It was a source of pride for him that our electrical guidebooks were the cheapest electrical books on the shelf.  Low prices made them approachable for almost anyone.  And that was the annoyance for CSA, by the way, in that our prices are holding theirs down. 

There was no ethical divide between my father’s business and his person; he carried the same attitude at home.  My father supported so many causes, donating masses of money such that he’d qualify as a pretty rich man if he had kept it all.  I’m not putting him on a pedestal, my father had faults and failings like any of us.  It’s just that a lack of honour and integrity wasn’t among them.

About two years ago, a longstanding family business contacted us.  Like our business, theirs had been started by their father, a man who had worked closely with CSA for many years.  Toward the end of his life however, the CSA turned on him too.  The CSA ran roughshod over his firm.  Contracts were unilaterally changed, always to CSA’s benefit, commitments were ignored and prices raised, nearly every year, then membership fees were added as a condition of contract, even though they weren’t mentioned within the contract, then the fees were increased, every year, and then CSA would undercut this man’s prices in his own market, usually right after locking him into CSA-friendly rates within that market.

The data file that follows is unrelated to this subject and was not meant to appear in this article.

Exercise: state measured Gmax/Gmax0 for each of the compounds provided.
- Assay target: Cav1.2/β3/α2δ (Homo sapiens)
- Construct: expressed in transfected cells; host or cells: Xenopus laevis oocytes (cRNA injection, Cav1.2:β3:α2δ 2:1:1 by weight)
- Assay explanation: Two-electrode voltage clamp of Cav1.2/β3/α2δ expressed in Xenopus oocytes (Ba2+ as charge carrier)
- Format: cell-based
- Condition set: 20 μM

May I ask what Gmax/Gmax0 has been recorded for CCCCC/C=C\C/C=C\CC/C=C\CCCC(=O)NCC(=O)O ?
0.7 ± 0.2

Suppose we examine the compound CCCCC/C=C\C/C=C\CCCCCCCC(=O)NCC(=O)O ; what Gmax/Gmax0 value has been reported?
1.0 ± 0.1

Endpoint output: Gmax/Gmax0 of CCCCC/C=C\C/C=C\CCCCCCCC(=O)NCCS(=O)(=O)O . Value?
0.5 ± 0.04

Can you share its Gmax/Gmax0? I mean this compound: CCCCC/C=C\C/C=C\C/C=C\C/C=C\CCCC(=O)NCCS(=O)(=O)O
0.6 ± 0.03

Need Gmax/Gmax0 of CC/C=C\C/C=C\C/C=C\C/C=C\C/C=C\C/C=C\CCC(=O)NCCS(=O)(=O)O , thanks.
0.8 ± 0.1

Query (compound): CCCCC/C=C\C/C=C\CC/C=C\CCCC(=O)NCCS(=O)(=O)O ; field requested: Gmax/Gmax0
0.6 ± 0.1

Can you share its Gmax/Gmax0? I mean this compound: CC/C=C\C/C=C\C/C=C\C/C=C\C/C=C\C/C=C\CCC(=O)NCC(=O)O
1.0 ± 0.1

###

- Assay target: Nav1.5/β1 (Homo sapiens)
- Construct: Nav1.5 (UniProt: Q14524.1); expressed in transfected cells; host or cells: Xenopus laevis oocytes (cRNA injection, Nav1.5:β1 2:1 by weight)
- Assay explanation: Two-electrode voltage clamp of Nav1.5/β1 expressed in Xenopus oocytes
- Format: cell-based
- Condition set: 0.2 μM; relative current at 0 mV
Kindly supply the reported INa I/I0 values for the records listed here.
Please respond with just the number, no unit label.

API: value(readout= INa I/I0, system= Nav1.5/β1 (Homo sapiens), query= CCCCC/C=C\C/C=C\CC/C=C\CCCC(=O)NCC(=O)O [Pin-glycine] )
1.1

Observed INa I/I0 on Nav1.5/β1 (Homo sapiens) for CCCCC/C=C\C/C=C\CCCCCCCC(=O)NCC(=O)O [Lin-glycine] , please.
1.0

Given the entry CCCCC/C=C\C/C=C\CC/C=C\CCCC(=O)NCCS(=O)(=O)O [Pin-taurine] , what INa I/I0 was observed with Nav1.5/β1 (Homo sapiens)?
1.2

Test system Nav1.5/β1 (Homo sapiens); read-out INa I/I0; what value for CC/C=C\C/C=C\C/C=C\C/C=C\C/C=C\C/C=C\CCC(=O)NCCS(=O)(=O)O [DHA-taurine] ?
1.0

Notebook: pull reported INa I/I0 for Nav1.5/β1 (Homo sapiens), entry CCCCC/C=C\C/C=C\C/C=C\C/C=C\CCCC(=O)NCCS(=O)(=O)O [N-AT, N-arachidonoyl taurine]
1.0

The current owner struggled to maintain composure on one of our phone calls.  The CSA was taking all that they had, and they had no recourse. 

We didn’t have recourse either.  Against a taxpayer funded adversary like CSA, the average cost of a legal Motion in Federal Court is about $40,000.  As there was no basis for CSA to sue my father, we could have filed a Motion to have him removed from the case.  But that takes money, and we didn’t have enough of it. 

I recall visiting my father last March in the hospital.  He had suffered a stroke in February and it had diminished him.  In my youth my father was a towering character, larger than life, but there was less of him in the hospital bed that day.  The time had past to update him on the litigation, to explain to him my efforts to protect him from his former friends.